Before his untimely death at the age of 35, Fritz Wunderlich made a lot of recordings for both DG and EMI, mostly for the German market, hence the reason why all the excerpts from French, Italian and Russian opera are sung in German.
That said, regardless of language, Wunderlich’s gorgeous, lyric, golden-voiced tenor gives us a glimpse of a near ideal Rodolfo, Duke of Mantua, Lensky, Cavaradossi and Elvino.
This 5 disc set gives us 2 discs of operatic fare from Handel and Mozart to Verdi and Puccini, 2 discs of Lieder (complete recordings of Die schöne Müllerin and Dichterliebe and various other Lieder by Schubert, Schumann and Beethoven) and a final disc of popular Italian and German songs, such as Lara’s Granada and Sieczynski’s Wien, Wien, dur du allein.
One of the most disarming elements of Wunderlich’s singing is that sense of pure joy in the act of singing itself, and it’s a quality that is hard to resist. True, there have been deeper, more probing versions of the Schubert and Schumann cycles (even by Wunderlich himself, when captured in concert a year later), but few sung with such consistent beauty of tone.
Stand out tracks for me are the Mozart items (arias from the Böhm Die Zauberflöte, and the Jochum Die Entführung aus dem Serail, Lensky’s Kuda, kuda from Eugene Onegin. His opening lines in the Act IV duet for Rodolfo and Marcello from La Boheme (sung with Hermann Prey) are sung with a poetic beauty of such sorrowful radiance, that questions of language are totally forgotten, and this carries through to Cavaradossi’s great E lucevan le stelle from Tosca. As Elvino (a lovely Prendi, l’anel ti dono from La Sonnambulawith a somewhat quavery Erika Köth) he sings with a shy diffidence that is thoroughly charming, and what Gilda would not be conquered by the seductve tones of this Duke?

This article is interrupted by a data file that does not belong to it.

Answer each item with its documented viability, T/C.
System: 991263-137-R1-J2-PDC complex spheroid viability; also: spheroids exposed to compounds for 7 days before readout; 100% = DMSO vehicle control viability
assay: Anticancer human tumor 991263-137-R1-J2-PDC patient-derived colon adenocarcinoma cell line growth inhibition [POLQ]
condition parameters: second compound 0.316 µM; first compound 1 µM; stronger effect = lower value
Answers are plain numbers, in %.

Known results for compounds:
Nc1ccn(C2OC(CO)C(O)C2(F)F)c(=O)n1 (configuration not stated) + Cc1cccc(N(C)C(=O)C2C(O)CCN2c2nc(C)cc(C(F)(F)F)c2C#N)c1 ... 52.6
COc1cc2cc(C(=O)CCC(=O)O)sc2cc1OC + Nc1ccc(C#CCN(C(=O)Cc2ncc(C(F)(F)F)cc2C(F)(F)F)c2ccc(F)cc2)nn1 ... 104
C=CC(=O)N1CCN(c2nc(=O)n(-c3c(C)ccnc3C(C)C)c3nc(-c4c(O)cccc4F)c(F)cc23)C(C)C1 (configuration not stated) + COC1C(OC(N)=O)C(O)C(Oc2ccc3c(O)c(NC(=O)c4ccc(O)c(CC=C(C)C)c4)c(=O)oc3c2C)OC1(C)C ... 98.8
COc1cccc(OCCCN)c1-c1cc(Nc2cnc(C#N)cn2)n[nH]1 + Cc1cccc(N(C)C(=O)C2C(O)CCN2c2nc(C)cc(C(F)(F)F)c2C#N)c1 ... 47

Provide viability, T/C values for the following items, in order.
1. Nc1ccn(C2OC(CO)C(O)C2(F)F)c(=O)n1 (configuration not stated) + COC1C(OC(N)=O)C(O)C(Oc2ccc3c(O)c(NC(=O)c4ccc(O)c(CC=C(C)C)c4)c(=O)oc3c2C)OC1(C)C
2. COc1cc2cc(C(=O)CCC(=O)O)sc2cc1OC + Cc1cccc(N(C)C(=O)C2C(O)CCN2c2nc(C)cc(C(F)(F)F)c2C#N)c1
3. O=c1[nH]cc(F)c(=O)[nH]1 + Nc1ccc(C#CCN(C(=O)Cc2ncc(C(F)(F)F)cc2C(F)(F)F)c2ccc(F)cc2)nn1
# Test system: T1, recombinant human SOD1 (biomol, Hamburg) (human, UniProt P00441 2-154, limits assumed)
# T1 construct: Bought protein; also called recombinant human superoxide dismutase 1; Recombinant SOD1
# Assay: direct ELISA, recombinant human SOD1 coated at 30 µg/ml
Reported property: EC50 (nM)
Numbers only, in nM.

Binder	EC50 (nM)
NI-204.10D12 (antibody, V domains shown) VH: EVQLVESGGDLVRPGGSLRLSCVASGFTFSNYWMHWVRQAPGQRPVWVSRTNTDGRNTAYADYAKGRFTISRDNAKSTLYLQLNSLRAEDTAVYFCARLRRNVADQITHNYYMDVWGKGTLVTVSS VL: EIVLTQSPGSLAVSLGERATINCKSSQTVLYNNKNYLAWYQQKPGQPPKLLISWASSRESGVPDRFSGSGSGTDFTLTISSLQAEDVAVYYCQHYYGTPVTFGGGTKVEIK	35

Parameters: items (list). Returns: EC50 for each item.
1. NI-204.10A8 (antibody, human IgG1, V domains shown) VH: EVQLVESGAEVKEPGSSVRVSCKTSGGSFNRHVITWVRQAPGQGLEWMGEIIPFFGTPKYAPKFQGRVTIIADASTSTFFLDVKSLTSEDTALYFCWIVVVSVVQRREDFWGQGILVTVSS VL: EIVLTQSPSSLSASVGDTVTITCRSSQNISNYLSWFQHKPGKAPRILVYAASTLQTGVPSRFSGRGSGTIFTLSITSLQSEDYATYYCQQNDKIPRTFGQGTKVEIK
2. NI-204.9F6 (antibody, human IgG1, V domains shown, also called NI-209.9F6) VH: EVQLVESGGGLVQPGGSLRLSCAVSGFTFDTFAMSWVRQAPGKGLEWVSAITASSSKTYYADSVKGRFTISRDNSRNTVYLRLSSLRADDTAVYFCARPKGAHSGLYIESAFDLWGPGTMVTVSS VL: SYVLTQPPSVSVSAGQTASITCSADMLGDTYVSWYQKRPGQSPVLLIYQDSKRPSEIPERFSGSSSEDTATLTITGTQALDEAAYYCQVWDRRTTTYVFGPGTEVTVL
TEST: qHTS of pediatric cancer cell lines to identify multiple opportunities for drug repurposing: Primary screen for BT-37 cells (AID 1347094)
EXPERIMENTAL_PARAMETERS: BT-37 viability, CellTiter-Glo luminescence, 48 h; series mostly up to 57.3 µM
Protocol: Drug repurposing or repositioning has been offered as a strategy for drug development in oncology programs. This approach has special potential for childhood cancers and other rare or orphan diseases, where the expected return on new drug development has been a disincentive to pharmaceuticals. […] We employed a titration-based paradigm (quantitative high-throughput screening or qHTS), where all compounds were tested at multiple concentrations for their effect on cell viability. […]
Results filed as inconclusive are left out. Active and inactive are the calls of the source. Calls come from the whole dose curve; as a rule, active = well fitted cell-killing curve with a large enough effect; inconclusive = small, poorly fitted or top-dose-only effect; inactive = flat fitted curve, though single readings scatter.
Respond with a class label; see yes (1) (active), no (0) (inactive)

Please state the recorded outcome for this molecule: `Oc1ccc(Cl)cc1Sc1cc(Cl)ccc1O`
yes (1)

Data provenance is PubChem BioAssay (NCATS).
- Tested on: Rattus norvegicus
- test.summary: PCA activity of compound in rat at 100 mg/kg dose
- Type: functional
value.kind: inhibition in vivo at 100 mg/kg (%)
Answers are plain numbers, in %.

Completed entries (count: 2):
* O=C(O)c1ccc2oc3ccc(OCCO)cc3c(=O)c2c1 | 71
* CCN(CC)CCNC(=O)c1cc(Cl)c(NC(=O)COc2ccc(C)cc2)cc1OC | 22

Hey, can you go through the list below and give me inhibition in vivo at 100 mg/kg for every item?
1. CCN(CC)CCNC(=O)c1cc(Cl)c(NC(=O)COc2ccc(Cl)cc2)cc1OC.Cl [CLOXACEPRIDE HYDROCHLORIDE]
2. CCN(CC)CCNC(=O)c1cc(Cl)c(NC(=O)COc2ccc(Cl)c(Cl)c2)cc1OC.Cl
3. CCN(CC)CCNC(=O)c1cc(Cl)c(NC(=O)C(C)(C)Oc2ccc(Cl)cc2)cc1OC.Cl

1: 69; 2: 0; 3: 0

My once critcism would that be he occasionally aspirates fast moving moving music, most in evidence in the Lortzing excerpts, but in all he displays a strong personality, and, once heard, there is no mistaking him.
The popular items might not be to everyone’s taste, but it is here that his gift of communication is most in evidence, singing with sheer uninhibited pleasure. One of my favrourite tracks is his performance of Lara’s Granada. You get the feeling that he arrived in the studio feeling pretty good that day, and the golden outpouring of tone, right up to a couple of glorious top Cs, is infectiously enjoyable. It’s hard not to listen with a smile on your face.
In the grand scheme of things, Wunderlich would have gone on to have a great career, no doubt feted as one of the greatest tenors of his day, but it wasn’t to be and he was killed in an accident just a few weeks short of his 36th birthday. How lucky we are that these recordings exist to remind us of what the world lost.